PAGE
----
Moreover, faculty resistance to online learning—based primarily on course quality and workload issues—is such that there appears to be little likelihood of their en masse migration to an asynchronous virtual learning environment (Garrison & Shale, in press; Maguire, 2005). Indeed, despite an annual growth rate of 20% in online learning since 2003 (Allen & Seaman, 2007), OL has still not broken through into mainstream higher education (Shea, Pickett & Li, 2005). For instance, Gambescia & Paolucci (2009) identify ‘academic integrity’, as in “educational program offerings that utilize the same assets and quality standards of the traditional programs in the institution” (In Discussion) as an issue for many universities. Indeed, Sammons (2006) reports that OL is mainly an adjunct faculty phenomenon. Over the years, numerous authors have cited the following reasons for this lack of full time faculty engagement in distance education and ‘online learning’ (defined as asynchronously-delivered courses): little or no incentive, an already full workload, concern over the quality of (asynchronously-delivered) online learning, a lack of technological competency and/or interest in acquiring required skills, unresolved intellectual property issues, a strong face-to-face tradition of teaching and learning in the Academy and, essentially, a general disbelief in and distrust of technology which, in some instances, is seen as an intrusive and potentially threatening, corporate-inspired means to curb academic freedom (Black, 1992; Carr-Chellman, 2005; Jaffee, 1998; Magnusen, 2005; Rovai & Jordan, 2004; Shea, Pickett & Li, 2005; Twigg, 2003; Wolcott, 1997: Zhen, Garthwait & Pratt, 2008). The overall impression gleaned from numerous studies on faculty attitudes with regard to distance education and online learning is a strong desire to maintain intact a millennial tradition of on-campus teaching and learning (Goodyear, 2001; Jaffee, 1998). Finally, administration-based concerns over this lack of university outreach and its impact on accessibility to higher education coupled with growing pressure from students for more flexible learning opportunities are creating both internal and external stresses on the system (Duderstadt, Atkins & Van Houweling, 2002; Katz & Associates [sic], 1999; Nair, 2006).

Current research suggests that stand-alone, asynchronous learning environments are not meeting the needs of students, faculty and administrators and that other models of OL must be developed to better meet the needs of all concerned (Power, 2008a; Thompson, 2005; Zemsky & Massy, 2004). Literature in the field of online teaching and learning also indicates that faculty needs must be met first in order for those of the students and administrators to be met as well (Shea et al., 2005; Twigg, 2003) With regard to faculty needs, previous research indicates that, for this to happen, solutions must be devised to decisively address workload, quality and technical issues (Mortera-Gutiérrez, 2006). As a result, university administrators, faculty and personnel have been required to rethink and adapt the steps, processes, techniques and solutions inherent in instructional design to develop more flexible forms of online learning (Garrison & Vaughan, 2008; Twigg, 2003).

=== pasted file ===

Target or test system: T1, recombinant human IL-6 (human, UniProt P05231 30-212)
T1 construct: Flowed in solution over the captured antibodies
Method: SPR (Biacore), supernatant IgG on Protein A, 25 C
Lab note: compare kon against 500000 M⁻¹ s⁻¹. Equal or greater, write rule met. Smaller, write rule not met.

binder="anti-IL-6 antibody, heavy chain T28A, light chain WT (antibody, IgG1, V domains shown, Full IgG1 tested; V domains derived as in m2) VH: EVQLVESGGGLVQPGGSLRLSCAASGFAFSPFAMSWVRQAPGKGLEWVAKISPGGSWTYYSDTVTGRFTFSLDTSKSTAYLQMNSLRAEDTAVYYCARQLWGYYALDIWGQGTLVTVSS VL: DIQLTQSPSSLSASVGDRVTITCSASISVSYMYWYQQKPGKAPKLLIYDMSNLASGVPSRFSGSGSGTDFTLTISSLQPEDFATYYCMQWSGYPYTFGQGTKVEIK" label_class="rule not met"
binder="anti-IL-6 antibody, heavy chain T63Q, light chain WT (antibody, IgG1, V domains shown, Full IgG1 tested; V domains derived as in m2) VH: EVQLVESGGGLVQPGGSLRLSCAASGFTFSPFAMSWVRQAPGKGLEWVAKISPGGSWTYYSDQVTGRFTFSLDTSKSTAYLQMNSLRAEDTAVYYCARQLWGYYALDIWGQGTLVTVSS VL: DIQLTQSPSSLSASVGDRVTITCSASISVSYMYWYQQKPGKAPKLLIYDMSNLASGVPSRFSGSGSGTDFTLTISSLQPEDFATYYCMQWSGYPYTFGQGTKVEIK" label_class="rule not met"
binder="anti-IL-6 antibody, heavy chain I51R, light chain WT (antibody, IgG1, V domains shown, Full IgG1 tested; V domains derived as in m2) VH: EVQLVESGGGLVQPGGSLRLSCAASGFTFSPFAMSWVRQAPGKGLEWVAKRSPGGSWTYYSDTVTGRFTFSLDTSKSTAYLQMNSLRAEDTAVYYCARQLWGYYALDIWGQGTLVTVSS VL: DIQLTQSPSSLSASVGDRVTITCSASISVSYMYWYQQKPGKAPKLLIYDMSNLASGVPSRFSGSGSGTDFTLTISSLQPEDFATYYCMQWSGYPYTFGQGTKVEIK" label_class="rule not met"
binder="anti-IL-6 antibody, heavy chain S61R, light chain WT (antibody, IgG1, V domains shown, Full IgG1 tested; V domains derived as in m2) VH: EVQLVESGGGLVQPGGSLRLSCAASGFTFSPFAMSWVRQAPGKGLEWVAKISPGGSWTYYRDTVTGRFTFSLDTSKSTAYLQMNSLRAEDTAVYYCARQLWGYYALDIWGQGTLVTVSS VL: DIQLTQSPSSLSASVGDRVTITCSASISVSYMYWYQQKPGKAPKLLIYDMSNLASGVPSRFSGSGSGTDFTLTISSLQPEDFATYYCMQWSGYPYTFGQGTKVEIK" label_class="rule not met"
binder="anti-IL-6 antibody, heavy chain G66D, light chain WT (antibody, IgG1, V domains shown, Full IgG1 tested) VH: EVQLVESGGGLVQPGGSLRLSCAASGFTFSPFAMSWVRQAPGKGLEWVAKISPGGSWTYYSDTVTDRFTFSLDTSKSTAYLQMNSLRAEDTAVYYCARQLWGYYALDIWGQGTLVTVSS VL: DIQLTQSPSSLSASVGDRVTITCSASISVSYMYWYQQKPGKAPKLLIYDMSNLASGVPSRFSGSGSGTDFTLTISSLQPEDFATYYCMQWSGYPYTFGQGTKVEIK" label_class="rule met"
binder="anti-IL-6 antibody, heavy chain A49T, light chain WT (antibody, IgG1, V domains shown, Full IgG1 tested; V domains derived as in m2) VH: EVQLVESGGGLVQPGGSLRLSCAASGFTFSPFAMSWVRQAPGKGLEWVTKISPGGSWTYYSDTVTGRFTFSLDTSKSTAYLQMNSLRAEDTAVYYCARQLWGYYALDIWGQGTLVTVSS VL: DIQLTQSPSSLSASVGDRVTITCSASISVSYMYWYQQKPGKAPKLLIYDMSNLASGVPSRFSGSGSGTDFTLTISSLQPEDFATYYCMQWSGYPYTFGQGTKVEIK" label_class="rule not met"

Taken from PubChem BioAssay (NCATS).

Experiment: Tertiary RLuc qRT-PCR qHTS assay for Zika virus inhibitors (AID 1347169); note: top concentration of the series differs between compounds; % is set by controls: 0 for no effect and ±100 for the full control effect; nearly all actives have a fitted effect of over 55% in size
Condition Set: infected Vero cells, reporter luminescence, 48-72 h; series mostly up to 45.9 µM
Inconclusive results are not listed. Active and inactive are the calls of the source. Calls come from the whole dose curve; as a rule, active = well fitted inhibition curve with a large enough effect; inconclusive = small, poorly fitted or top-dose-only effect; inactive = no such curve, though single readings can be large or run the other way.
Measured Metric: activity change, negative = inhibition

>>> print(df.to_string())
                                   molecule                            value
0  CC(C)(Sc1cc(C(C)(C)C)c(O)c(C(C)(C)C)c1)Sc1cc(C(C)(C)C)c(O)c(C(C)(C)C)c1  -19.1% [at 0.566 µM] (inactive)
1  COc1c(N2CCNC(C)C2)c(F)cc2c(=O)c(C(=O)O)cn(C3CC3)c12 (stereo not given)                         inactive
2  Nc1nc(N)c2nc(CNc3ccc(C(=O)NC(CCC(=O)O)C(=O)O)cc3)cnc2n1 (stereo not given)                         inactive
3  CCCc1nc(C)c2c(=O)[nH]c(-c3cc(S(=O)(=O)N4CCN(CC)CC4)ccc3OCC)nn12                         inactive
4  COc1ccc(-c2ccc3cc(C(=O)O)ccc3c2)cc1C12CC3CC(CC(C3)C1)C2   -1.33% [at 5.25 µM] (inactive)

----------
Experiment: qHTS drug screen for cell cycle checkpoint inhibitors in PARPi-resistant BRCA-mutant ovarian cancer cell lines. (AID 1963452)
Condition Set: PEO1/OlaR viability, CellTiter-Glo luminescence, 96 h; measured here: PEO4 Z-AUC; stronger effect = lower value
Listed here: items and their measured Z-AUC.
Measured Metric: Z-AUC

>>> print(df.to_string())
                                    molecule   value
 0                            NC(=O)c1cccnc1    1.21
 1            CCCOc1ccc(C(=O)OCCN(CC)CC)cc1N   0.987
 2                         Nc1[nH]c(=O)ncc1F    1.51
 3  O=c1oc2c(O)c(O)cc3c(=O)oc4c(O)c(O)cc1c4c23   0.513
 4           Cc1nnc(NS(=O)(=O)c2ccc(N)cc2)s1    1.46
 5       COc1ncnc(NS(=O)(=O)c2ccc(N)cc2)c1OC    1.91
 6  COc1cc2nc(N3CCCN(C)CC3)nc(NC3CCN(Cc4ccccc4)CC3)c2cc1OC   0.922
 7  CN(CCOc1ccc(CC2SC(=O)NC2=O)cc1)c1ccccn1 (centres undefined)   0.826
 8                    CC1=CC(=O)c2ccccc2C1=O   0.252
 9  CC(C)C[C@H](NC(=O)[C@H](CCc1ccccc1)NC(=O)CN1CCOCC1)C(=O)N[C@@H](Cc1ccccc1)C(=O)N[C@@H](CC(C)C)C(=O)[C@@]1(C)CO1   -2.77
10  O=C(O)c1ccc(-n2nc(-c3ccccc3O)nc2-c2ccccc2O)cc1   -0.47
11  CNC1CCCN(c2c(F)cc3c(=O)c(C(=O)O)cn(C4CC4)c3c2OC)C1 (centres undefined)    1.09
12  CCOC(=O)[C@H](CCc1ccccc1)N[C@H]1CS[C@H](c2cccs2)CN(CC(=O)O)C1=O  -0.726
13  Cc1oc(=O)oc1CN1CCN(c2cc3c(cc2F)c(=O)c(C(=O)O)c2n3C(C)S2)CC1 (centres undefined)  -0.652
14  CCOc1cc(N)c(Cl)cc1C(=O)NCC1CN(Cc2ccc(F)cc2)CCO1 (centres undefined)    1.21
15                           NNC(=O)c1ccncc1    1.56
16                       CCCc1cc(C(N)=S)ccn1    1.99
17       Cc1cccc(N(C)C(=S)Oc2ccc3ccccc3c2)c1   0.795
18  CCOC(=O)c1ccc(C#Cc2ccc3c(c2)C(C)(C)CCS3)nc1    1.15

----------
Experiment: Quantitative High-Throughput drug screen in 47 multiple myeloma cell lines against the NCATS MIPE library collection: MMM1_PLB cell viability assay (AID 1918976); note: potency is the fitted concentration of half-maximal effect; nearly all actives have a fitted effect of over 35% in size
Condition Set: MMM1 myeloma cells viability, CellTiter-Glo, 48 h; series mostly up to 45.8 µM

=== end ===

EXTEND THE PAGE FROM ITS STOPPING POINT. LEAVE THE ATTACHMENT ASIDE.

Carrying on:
More specifically, with regard to online learning and graduate studies, the research is far more sparse and inconclusive. Maeroff (2003) does report “distance education” as working best for “mature adult learners”, indicating that graduate studies could well be fertile soil for further growth (p. xii). This insight is also supported by studies on learner autonomy and distance education (Moore & Kearsley, 2004) although many studies situate OL as a mainly asynchronous activity (Cornford & Pollock, 2003; Stick, 2004) and as being essentially “disembodied” (Dreyfus, 2001), not talking into account the potential of only recently-available, synchronous online learning environments (Palloff & Pratt, 2004).

Blended Online Learning Design (BOLD)

What solutions have been proposed by researchers in educational technology to enable and empower faculty to teach online and to what extent are they working? Is there any indication that faculty will soon become involved en masse in high-quality, accessible and sustainable e-learning? These are but two of the questions researchers are asking in the Blended Online Learning Design (BOLD) Research Network ( The purpose of this network is to design, develop, implement, monitor and validate new e-learning models aimed at facilitating the adoption of technology by an increasing number of faculty teaching in graduate studies.

Within the theoretical framework of the Community of Inquiry concept (Garrison, Anderson & Archer, 2000), this emerging world-wide network introduces the concept of Blended Online Learning Design (Power, 2008a; Power, 2008b) which may be the next evolutionary step in e-learning. Seen as an extension of blended learning (i.e., on campus instruction supported by web-based resources), blended online learning is defined as a combined asynchronous-mode learning environment (i.e., a web-based course) and synchronous-mode learning environment (i.e., a course offered in real-time via a “virtual classroom”), resulting in a completely online learning environment. Implementing a combination of technologies used for blended learning and online learning, the Community of Inquiry conceptual framework has been applied to expand graduate studies in higher education. Blended online learning designed-courses combine an asynchronous learning management system (LMS) environment and a synchronous, desktop conferencing (SDC) learning environment, the resulting “blend” of learning environments representing a completely online, course delivery system which is posited will, when compared to existing asynchronous online course delivery environments, a) lower upfront design-related faculty workload, b) reduce learner isolation through real-time dialog and co-construction team activities and, ultimately, c) increase university outreach via borderless education. Furthermore, it is posited that this specific combination of technologies, approach and methodology will provide graduate students and faculty with the required tools to experience the graduate seminar online. This research is deemed critical to the training of highly-qualified personnel in the increasingly competitive arena of university services within a burgeoning knowledge society.